Fenson, L., Dale, P. S., Reznick, J. S., Betas, E., Thal, D. J., & Pethick, S. J. (1994). Variability in early communicative development. Monographs of the Society for Research in Child Development, 59(5).

Grigg, W., Donahue, P., & Dion, G. (2007). The Nation's Report Card: 12th-Grade Reading and Mathematics 2005 (NCES 2007-468). Washington, DC: U.S. Department of Education, National Center for Education Statistics.

Hilliard, L. J., & Liben, L. S. (in press). Differing levels of gender salience in preschool classrooms: Effects on children's gender attitudes and intergroup bias. Child Development.

Hyde, J. S. (2005). The gender similarities hypothesis. American Psychologist, 60, 581–592.

Leaper, C., Anderson, K. J., & Sanders, P. (1998). Moderators of gender effects on parents' talk to their children: A meta-analysis. Developmental Psychology, 34, 3–27.

Lee, J., Grigg, W., & Donahue, P. (2007).The Nation's Report Card: Reading 2007(NCES 2007–496). Washington, DC: National Center for Education Statistics, Institute of Education Sciences, U.S. Department of Education.

Lenroot, R. K., Gogtay, N., Greenstein, D. K., Wells, E. M., Wallace, G. M., Closen, L. S., et al. (2007). Sexual dimorphism of brain developmental trajectories during childhood and adolescence. NeuroImage, 36, 1065–1073.

Liu, H., Stufflebeam, S. M., Sepulcre, J., Hedden, T., & Buckner, R. L. (2009). Evidence from intrinsic activity that asymmetry of the human brain is controlled by multiple factors. Proceedings of the National Academy of Sciences USA, 106, 20499–20503.

Lytton, H., & Romney, D. M. (1991). Parents' differential socialization of boys and girls: A meta-analysis. Psychological Bulletin, 109, 267–296.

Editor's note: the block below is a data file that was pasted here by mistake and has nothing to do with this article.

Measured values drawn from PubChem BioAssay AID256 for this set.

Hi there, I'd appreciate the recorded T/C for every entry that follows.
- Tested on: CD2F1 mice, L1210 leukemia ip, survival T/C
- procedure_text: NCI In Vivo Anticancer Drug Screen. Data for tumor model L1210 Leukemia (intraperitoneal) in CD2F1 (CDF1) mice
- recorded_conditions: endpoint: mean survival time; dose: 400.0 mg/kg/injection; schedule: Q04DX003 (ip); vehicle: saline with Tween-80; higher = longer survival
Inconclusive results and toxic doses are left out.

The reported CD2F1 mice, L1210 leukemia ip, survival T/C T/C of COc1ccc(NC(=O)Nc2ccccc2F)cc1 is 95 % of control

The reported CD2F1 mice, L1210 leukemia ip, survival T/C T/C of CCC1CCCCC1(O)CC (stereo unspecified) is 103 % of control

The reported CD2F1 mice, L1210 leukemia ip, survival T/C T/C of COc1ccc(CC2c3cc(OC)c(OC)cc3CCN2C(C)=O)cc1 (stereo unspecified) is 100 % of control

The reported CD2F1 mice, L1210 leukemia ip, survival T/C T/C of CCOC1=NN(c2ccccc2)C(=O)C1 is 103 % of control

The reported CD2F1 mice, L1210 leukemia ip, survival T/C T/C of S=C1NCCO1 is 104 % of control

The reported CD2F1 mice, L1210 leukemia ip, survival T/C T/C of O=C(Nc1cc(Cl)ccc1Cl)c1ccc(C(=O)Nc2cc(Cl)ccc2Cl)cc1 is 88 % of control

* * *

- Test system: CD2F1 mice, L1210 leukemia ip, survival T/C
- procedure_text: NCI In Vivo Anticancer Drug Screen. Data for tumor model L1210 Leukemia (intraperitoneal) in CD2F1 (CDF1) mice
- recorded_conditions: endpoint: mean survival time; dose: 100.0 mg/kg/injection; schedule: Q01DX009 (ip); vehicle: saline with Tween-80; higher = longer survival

Morrongiello, B. A., & Dawber, T. (2000). Mothers' responses to sons and daughters engaging in injury-risk behaviors on a playground: Implications for sex differences in injury rates. Journal of Experimental Child Psychology, 76, 89–103.

Newcombe, N. S., Mathason L., & Terlecki, M. (2002). Maximization of spatial competence: More important than finding the cause of sex differences. In A. McGillicuddy-DeLisi & R. DeLisi (Eds.), Biology, Society and Behavior: The Development of Sex Differences in Cognition(pp. 183–206). Westport, CT: Ablex.

Organisation for Economic Cooperation and Development. (2010). PISA: Equally prepared for life? How 15-year-old boys and girls perform in school. Retrieved from www.sourceoecd.org/education/9789264063945

Quinn, P. C., & Liben, L. S. (2008). A sex difference in mental rotation in young infants. Psychological Science, 19, 1067–1070.

Servin, A., Gohlin, G., & Berlin, L. (1999). Sex differences in 1-, 3-, and 5-year-olds' toy-choice in a structured play-session.Scandinavian Journal of Psychology, 40, 43–48.

Tyre, P. (2005, September 19). Boy brains, girl brains: Are separate classrooms the best way to teach kids? Newsweek.

U.S. Department of Education, National Center for Education Statistics. (2005).The Nation's Report Card long-term trend: Trends in average reading scores by gender. Washington, DC. Author.

End Notes

1 The corpus callosum is a white matter tract that provides most of the connections between left and right cerebral hemispheres. Some studies have reported that it's larger in the female brain; others have found it larger in the male brain, but a meta-analysis of 49 studies found no significant difference in corpus callosum size between the genders (Bishop & Whalsten, 1997).

Lise Eliot is associate professor of neuroscience at the Chicago Medical School of Rosalind Franklin University and author of Pink Brain, Blue Brain: How Small Differences Grow Into Troublesome Gaps—And What We Can Do About It (Houghton-Mifflin-Harcourt, 2010).